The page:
Switzerland-based biotech company Roche will present the results from a study of pertuzumab in HER2-positive breast cancer patients at the 34th nnual CTRC-AACR San Antonio Breast Cancer Symposium from 6-10 December 2011.

The randomised, double-blind, placebo-controlled Phase III pivotal CLEOPATRA study compared the combination of pertuzumab, Herceptin (trastuzumab) and docetaxel chemotherapy with Herceptin and chemotherapy alone in people with untreated HER2-positive metastatic breast cancer.

The study also evaluated the efficacy and safety of pertuzumab in combination with Herceptin and docetaxel chemotherapy.

Pertuzumab is an investigational HER2-targeted medicine that prevents the binding of the HER2 receptor with other HER receptors, resulting in inhibition of cancer cell growth.

Herceptin is a humanised antibody and acts by suppressing HER2 and activating the body’s immune system to target and destroy the tumour.

The modes of action of pertuzumab and Herceptin are found to complement each other as both of them attach to the HER2 receptor, but on different regions.

Herceptin has demonstrated efficiency in treating both early and advanced HER2-positive breast cancer as well as HER2-positive advanced stomach cancer.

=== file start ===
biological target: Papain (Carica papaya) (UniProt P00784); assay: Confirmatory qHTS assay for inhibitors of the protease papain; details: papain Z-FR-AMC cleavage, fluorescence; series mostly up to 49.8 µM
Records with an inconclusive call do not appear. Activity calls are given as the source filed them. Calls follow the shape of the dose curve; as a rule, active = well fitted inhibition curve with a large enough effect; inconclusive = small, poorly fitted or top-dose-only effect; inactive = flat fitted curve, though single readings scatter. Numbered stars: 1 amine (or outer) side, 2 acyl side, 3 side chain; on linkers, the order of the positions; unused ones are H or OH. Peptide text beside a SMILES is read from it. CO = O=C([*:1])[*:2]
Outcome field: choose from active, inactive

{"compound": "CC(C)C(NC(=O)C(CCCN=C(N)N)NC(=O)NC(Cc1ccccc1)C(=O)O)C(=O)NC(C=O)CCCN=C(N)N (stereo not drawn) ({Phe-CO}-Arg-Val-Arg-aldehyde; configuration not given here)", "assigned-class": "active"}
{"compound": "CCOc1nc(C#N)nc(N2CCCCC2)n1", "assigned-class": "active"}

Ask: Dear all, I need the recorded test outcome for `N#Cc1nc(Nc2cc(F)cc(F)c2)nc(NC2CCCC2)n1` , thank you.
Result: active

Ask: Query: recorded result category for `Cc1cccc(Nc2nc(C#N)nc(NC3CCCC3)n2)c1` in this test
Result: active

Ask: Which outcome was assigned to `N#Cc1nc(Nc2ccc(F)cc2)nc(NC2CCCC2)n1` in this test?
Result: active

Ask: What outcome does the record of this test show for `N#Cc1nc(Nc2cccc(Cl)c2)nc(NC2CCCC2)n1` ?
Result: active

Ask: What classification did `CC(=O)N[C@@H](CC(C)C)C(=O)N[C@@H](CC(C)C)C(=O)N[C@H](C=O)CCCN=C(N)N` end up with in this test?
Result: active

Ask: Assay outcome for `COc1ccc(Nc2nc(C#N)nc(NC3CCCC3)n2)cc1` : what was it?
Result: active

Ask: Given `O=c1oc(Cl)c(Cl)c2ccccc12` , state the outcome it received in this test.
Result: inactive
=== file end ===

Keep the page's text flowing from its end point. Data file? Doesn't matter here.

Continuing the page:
Roche global product development chief medical officer and head Hal Barron said the company is further advancing against HER2-positive breast cancer to improve patient outcomes.

"Data at this conference reaffirm our commitment to discovering new treatments for HER2-positive breast cancer," Barron added.

The four-arm, randomised, Phase II NEOSPHERE neoadjuvant study showed that combination of pertuzumab, Herceptin and chemotherapy improved the rate of complete tumour disappearance in the breast by more than half in people with newlydiagnosed, early-stage HER2-positive breast cancer, compared with Herceptin plus chemotherapy alone.

Another randomised Phase II neoadjuvant study, TRYPHAENA, investigated the combination of pertuzumab and Herceptin with or without an anthracycline-based chemotherapy regimen.

The company said it will also present data from the VIRGO metastatic breast cancer registry that could affect treatment decisions for people with breast cancer.

Caption: Roche’s headquarters in Basel, Switzerland.